Raise your hands if you thought Ron Howard still had a good movie left in him. Actually, "Thirteen Lives" is great in its matter-of-fact, day-by-day account of the 2018 efforts to rescue 12 kids and their soccer coach, trapped in a Thai cave because of a freak flood. Howard avoids the sentiment that can mar his films, leaning into complexity (one rescue diver, played by Viggo Mortensen, hates kids and is confident the boys are going to die), which makes it even more inspiring and moving. Friday, Amazon Prime
Great looking but scattershot, "Luck" is akin to Pixar's "Inside Out" and "Soul" in that it marries a human story with an animated look behind the scenes of an ephemeral process. In this case, it's the netherworld where good and bad luck originate. The myth-making is too complicated (although Jane Fonda's vocal presence as a bad-luck dragon is welcome) and doesn't connect well with the story of a young woman (Eva Noblezada) trying to help a fellow orphan find adoptive parents. Friday, Apple TV Plus
'Trainwreck: Woodstock '99'
HBO's "Woodstock '99: Peace, Love and Rage" came out less than a year ago, but the music festival was such a monumental disaster that it's worth another look. Both documentaries do an equally powerful job of showing how a combination of wild hormones and sloppy planning can lead to disharmony. Watching Anthony Kiedis literally and figuratively stoke the flames of discontent may make you want burn your Red Hot Chili Peppers CDs. Fatboy Slim and Jewel are among the few artists willing to share their reflections. Netflix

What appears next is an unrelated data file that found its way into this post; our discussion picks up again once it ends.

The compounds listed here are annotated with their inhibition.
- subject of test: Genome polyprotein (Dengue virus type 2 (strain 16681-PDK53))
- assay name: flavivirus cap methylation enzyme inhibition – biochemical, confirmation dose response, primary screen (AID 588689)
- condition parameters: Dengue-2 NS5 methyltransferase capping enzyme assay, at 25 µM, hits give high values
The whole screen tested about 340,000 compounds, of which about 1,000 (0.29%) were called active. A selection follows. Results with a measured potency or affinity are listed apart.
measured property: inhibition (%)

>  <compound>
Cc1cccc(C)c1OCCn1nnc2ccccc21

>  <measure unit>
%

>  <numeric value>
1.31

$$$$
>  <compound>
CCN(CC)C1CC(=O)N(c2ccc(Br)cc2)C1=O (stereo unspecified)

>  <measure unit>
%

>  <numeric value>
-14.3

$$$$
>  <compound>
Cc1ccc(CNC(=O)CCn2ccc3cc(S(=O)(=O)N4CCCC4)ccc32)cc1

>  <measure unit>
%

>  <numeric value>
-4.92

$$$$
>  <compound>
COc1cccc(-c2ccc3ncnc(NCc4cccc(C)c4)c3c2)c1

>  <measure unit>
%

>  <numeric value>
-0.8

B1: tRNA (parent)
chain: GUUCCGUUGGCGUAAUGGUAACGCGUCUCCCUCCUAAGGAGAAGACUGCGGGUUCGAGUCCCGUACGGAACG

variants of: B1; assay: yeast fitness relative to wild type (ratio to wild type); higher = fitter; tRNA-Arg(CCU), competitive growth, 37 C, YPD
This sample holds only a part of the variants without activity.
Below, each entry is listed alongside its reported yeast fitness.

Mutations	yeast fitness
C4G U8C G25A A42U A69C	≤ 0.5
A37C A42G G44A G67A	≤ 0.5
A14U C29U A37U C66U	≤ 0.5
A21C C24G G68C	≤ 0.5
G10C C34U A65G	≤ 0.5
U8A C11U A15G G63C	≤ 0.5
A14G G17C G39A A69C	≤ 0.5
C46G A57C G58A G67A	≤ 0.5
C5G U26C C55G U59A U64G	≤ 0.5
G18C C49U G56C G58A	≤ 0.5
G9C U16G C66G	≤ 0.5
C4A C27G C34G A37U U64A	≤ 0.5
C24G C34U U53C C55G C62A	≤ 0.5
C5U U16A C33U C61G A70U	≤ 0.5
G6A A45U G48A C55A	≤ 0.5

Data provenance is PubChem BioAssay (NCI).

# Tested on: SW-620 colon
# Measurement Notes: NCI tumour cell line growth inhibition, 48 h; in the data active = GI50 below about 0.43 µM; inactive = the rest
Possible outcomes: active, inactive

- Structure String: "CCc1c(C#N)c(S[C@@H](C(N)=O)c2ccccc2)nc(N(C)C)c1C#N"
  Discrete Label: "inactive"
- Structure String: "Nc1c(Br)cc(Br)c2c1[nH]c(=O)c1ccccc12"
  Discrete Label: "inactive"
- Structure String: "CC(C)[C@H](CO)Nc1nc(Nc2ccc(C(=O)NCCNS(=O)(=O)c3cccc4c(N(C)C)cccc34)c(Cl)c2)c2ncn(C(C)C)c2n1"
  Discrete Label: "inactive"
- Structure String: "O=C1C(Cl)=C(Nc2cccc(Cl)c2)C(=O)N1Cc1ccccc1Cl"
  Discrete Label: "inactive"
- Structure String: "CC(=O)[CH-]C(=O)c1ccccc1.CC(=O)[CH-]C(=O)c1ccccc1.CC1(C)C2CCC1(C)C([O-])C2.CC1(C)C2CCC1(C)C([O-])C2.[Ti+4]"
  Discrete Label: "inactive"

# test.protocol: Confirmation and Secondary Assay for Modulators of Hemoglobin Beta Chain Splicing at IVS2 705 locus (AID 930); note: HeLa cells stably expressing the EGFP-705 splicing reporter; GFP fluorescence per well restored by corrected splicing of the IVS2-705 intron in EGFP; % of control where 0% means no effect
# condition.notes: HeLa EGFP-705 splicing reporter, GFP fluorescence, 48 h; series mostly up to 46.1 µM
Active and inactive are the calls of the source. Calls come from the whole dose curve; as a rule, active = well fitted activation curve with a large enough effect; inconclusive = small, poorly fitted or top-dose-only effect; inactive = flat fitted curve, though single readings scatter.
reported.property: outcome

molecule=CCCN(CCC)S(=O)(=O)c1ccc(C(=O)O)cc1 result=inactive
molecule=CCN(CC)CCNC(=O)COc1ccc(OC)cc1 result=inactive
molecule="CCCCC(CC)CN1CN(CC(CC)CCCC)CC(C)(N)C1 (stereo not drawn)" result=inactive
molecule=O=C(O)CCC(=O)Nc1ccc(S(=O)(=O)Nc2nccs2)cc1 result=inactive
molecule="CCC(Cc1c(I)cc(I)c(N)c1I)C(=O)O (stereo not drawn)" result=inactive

A full-on action adventure that purports to be the movie that made "Toy Story" boy Andy fall in love with Buzz Lightyear, it's not the animated film expected by audiences who cherish the "Toy Story" blend of heart and humor. But it's an exciting movie nonetheless, with a sweet friendship between maverick astronaut Buzz (voiced by Chris Evans) and a couple of colleagues who help him get in touch with his emotions. Disney Plus
No episode of the original "Star Trek" focused squarely on Nichelle Nichols, who died Saturday at age 89. But her character, Lt. Nyota Uhura, became an icon simply by manning her post. She had her most memorable moments in "Mirror, Mirror," seducing an evil version of Sulu, and "Plato's Stepchildren," participating in what's considered TV's first interracial kiss. Both scenes rely more on her sexuality than her smarts but they made it possible for future Black actresses to live long and prosper. Paramount Plus